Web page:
Tuesday, March 2, 2004

Bronson: Why is city's tax money tied to gay debate?

Click here to e-mail Peter Bronson
Gay marriage is the Super Bowl halftime show of the 2004 elections. Like parents who stared at the TV in shock, millions of voters are looking at San Francisco and thinking: "This time, they've gone too far."

But don't take my word for it. The most gay guy in Congress, Barney Frank, D-Peoples Republic of Massachusetts, said: "San Francisco being in a sort of free for all will be used against us politically.''

By "us," he means homosexuals who want to redefine marriage the way Queer Eye for the Straight Guy rearranges a man's closet.

I think Frank fears a Super Bowl tsunami of annoyed voters. As a reality show, it would be titled "When Families Attack."

"It hasn't quite dawned on many Americans just how big this issue could be,'' Stanley Kurtz wrote Feb. 10 in National Review.

He's right. While John Kerry is still refighting Vietnam, President Bush came out for a Constitutional Amendment to defend marriage.

The waves from that typhoon could capsize Kerry - and sink repeal of Article XII in Cincinnati. Nationally, a Pew poll shows 59 percent opposed to gay marriage. A local poll by Citizens for Community Values found 65 percent of Cincinnati opposed - about the same as the vote for Article XII to ban gay-rights laws.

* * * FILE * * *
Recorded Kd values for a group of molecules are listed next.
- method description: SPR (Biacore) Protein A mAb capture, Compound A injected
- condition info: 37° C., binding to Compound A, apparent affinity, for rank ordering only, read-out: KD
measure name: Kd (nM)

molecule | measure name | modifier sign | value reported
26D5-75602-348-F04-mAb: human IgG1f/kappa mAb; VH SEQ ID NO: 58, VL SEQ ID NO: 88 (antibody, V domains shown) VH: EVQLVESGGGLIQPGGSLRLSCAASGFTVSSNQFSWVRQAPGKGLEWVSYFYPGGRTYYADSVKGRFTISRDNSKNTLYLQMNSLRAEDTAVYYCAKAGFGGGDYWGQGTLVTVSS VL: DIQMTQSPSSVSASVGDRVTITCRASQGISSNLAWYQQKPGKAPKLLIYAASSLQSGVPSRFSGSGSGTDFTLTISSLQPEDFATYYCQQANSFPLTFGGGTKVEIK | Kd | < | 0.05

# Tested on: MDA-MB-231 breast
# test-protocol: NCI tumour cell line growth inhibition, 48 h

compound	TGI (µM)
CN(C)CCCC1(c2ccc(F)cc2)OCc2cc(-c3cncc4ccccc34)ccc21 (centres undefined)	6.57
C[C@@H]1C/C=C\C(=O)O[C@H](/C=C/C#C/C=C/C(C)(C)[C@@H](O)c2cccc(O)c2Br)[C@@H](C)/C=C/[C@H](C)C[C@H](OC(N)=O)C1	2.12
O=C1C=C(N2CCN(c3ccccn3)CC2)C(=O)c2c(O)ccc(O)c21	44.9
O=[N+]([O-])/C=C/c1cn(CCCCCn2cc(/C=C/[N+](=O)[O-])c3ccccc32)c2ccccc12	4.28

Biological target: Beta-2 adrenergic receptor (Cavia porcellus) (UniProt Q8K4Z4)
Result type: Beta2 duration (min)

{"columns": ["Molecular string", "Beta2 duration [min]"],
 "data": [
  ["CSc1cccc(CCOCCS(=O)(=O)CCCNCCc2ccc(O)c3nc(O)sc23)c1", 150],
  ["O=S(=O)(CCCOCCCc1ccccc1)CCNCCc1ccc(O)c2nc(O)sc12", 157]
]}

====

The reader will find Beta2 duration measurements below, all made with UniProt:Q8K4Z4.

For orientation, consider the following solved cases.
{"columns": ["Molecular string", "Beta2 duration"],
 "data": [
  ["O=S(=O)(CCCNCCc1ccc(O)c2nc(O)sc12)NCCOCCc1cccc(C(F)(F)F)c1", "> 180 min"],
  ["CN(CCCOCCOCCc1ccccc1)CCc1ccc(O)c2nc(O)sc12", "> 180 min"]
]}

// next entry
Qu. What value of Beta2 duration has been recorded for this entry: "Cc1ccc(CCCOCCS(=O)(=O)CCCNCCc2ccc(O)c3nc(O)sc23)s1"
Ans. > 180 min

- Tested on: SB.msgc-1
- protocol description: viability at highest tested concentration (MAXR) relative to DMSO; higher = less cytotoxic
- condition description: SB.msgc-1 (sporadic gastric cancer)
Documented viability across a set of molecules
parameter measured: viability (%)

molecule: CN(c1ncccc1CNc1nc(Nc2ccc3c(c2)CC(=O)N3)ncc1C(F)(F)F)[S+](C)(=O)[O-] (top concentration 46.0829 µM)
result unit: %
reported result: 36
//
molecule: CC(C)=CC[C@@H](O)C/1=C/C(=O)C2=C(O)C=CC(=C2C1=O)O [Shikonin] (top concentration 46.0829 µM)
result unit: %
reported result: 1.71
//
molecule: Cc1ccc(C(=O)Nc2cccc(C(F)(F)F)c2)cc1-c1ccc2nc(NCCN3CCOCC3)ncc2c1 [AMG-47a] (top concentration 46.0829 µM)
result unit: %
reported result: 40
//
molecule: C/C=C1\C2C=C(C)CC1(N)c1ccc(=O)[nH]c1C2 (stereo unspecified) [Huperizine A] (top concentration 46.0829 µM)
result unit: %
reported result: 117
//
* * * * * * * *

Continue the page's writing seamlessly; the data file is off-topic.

So why is a city agency, generously funded with public money to promote harmony, promoting a mud-wrestling smack down over gay rights?

Councilman Sam Malone wants to know: "Why are we paying tax dollars to someone to undermine the City Charter and create divisive controversy?"

He's talking about the Cincinnati Human Relations Commission, which is given about $400,000 a year "to promote ways in which people in Greater Cincinnati communities learn to get along and safeguard equal opportunities for all."

Malone thinks the commission's recent vote to endorse repeal of Article XII - which was approved by 62 percent in 1993 - might be a legal violation of the agency's nonprofit status, which may prohibit political activity.

Malone says he served on the Human Relations Commission from 2000 to 2003, and "the CHRC has never voted to support a political issue."

While he served, board members discussed backing away from politics so that they could be more effective in tackling the city's top priority - race relations. "Everything else is secondary," Malone said. Getting involved in gay rights detracts from the mission on race, he said.

Advocates of repeal insist that helping people to "get along" is less important than to "safeguard equal opportunities for all." Human Relations Commission Chairman Art Shriberg said, "This is clearly within our rights and mission. We do not consider this a political position. We consider it a human rights decision."

But a long and costly court battle determined that Cincinnati's gay-rights ban does not restrict equal opportunity. It simply prohibits special "status" gay rights for homosexuals.

"Sixty-six percent of the people support this, so what the heck are they doing?" Malone wondered. Then he answered his own question: "People on the Human Relations Commission board are promoting the homosexual agenda."

In 1993, when church leaders warned that gay rights would be followed by gay marriage, outraged gays insisted there was no "homosexual agenda."

Sure. And gay marriage is just a harmless halftime show.


E-mail pbronson@enquirer.com

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